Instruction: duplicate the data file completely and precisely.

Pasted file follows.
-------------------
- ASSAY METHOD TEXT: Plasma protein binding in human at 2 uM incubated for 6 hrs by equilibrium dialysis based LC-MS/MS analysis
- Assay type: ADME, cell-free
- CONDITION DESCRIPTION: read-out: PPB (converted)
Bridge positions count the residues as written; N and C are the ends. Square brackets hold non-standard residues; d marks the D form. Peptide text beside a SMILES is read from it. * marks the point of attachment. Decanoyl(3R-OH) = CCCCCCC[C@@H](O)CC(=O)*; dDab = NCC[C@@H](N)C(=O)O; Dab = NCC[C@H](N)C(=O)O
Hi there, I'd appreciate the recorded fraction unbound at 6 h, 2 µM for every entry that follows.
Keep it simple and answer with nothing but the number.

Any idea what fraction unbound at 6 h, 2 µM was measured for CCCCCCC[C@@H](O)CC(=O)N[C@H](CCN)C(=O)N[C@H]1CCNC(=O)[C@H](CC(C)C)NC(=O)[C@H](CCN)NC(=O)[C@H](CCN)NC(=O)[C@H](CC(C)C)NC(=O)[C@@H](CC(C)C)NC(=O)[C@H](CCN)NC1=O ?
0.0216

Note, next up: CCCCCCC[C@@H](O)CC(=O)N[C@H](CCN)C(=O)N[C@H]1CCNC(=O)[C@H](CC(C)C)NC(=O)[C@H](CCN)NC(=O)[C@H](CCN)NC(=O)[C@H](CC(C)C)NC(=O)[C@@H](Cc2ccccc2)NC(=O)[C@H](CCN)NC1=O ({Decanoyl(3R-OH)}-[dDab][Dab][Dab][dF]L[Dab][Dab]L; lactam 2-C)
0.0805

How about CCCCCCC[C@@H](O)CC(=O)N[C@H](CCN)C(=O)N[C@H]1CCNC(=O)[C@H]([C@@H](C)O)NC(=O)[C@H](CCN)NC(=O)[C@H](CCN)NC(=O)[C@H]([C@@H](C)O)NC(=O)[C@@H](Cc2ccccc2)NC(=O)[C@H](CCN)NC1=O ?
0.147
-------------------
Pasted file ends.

- ASSAY METHOD TEXT: Plasma protein binding in human at 2 uM incubated for 6 hrs by equilibrium dialysis based LC-MS/MS analysis
- Assay type: ADME, cell-free
- CONDITION DESCRIPTION: read-out: PPB (converted)
Bridge positions count the residues as written; N and C are the ends. Square brackets hold non-standard residues; d marks the D form. Peptide text beside a SMILES is read from it. * marks the point of attachment. Decanoyl(3R-OH) = CCCCCCC[C@@H](O)CC(=O)*; dDab = NCC[C@@H](N)C(=O)O; Dab = NCC[C@H](N)C(=O)O
Hi there, I'd appreciate the recorded fraction unbound at 6 h, 2 µM for every entry that follows.
Keep it simple and answer with nothing but the number.

Any idea what fraction unbound at 6 h, 2 µM was measured for CCCCCCC[C@@H](O)CC(=O)N[C@H](CCN)C(=O)N[C@H]1CCNC(=O)[C@H](CC(C)C)NC(=O)[C@H](CCN)NC(=O)[C@H](CCN)NC(=O)[C@H](CC(C)C)NC(=O)[C@@H](CC(C)C)NC(=O)[C@H](CCN)NC1=O ?
0.0216

Note, next up: CCCCCCC[C@@H](O)CC(=O)N[C@H](CCN)C(=O)N[C@H]1CCNC(=O)[C@H](CC(C)C)NC(=O)[C@H](CCN)NC(=O)[C@H](CCN)NC(=O)[C@H](CC(C)C)NC(=O)[C@@H](Cc2ccccc2)NC(=O)[C@H](CCN)NC1=O ({Decanoyl(3R-OH)}-[dDab][Dab][Dab][dF]L[Dab][Dab]L; lactam 2-C)
0.0805

How about CCCCCCC[C@@H](O)CC(=O)N[C@H](CCN)C(=O)N[C@H]1CCNC(=O)[C@H]([C@@H](C)O)NC(=O)[C@H](CCN)NC(=O)[C@H](CCN)NC(=O)[C@H]([C@@H](C)O)NC(=O)[C@@H](Cc2ccccc2)NC(=O)[C@H](CCN)NC1=O ?
0.147